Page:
Monday, November 29, 2010

Watergate: Part Four

The C.I.A. and Watergate
If the C.I.A. had anything to do with exposing the break-in it could be that it was somehow involved with the sex ring, using it to get information on politicians. After all, this would not have been the only time this actually happened. As will be demonstrated, the C.I.A. was operating another honey trap at the time.

It is often forgotten that the C.I.A. had turned over to the F.B.I. photographs of the White House plumbers in front of Dr. Fielding’s office . The agency refused White House requests to retrieve those pictures.
Martha Mitchell told a journalist that McCord was a double agent who lured the other burglars into a trap to hurt the Nixon White House, and she claimed that Director Richard Helms knew all about it. There is no way to verify her claims, but many others have shared her suspicious. She also said her husband was concerned because Charles Colson had been in touch with Arthur Bremer five days before he shot George Wallace. The problem is that Mrs. Mitchell drank heavily and we cannot be sure what she thought she heard. She feared that her husband was being set up for taking the blame in the Watergate break-in. she was medicated and taken off to a hospital.
Former agent Miles Copeland said Helms knew about the break-in beforehand. He has also written that the GOP sought to obtain mind-altering drugs that could be slipped into the drinks or food of Democratic orators. He hypothesized that this is what happened to Edmund Muskie, when he seemed incoherent in New Hampshire.

Haldeman thought that the C.I.A. was concerned that Nixon would move to reign in the agency after the election of 1972. Nixon considered firing Richard Helms in 1970 but settled for an eventual thorough house-cleaning and large personnel cuts. Nixon was said to distrust Helms because of his liberal, Ivy-league background. The implication is that agency men wanted the second break-in to be discovered to discredit Nixon. By his own account, we know that as soon as the burglars were caught. Helms called Acting Director Patrick Gray to suggest that the F.B.I. look at their ties to John Ehrlichman. Helms wanted to interest the bureau in the activities of the plumbers’ unit.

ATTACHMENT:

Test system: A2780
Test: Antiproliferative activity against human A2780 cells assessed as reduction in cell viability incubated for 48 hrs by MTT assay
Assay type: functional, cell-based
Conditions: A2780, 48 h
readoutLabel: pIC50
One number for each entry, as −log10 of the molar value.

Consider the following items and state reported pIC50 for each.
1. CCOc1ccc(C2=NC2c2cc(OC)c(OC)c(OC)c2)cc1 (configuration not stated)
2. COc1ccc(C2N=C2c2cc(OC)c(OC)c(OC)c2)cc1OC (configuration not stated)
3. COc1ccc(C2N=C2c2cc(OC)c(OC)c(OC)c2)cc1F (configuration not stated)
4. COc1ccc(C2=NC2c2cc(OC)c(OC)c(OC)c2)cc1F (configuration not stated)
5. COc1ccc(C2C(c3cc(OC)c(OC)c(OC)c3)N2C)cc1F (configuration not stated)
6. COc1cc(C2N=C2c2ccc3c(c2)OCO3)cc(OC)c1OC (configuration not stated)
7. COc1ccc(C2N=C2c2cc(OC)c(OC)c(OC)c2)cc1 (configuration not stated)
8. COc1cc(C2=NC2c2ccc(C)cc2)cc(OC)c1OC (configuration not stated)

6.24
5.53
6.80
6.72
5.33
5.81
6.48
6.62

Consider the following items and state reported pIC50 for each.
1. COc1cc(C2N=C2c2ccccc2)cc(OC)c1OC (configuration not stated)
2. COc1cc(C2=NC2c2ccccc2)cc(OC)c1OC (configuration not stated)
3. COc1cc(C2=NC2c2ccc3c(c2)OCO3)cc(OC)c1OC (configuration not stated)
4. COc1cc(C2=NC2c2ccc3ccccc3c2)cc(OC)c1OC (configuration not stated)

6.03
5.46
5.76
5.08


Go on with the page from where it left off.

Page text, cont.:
Those who claim the desire of the C.I.A. to implicatre the White House note that newspaper stories pursued White House ties rather than the C.I.A. link. The burglars also had sequential money that could be traced through Mexico to campaign fund raising. Haldeman speculated that the Howard Hughes faction of the C.I.A. was unhappy with Nixon. The president was allied with the Bush/DuPont cohort in the defense industry.

Some speculate that “ Deep Throat, ” the long unnamed insider who fed reporters Woodward and Bernstein information, had to be a C.I.A. man, but it turned out to be Mark Felt, a disgreuntled deputy director of the F.B.I.. His job was to compile information gathered by the bureau, but the odd thing was that most of what he revealed came from the C.I.A.. Playing a double game, Felt gave Nixon evidence about C.I.A. involvement in the death of John F. Kennedy. Then Nixon used that information to try to pressure the C.I.A. to help in the cover-up. Felt gave Woodward much information that did not reflect well on the C.I.A.. Some believe that “Deep Throat” was a name for at least three separate sources of information.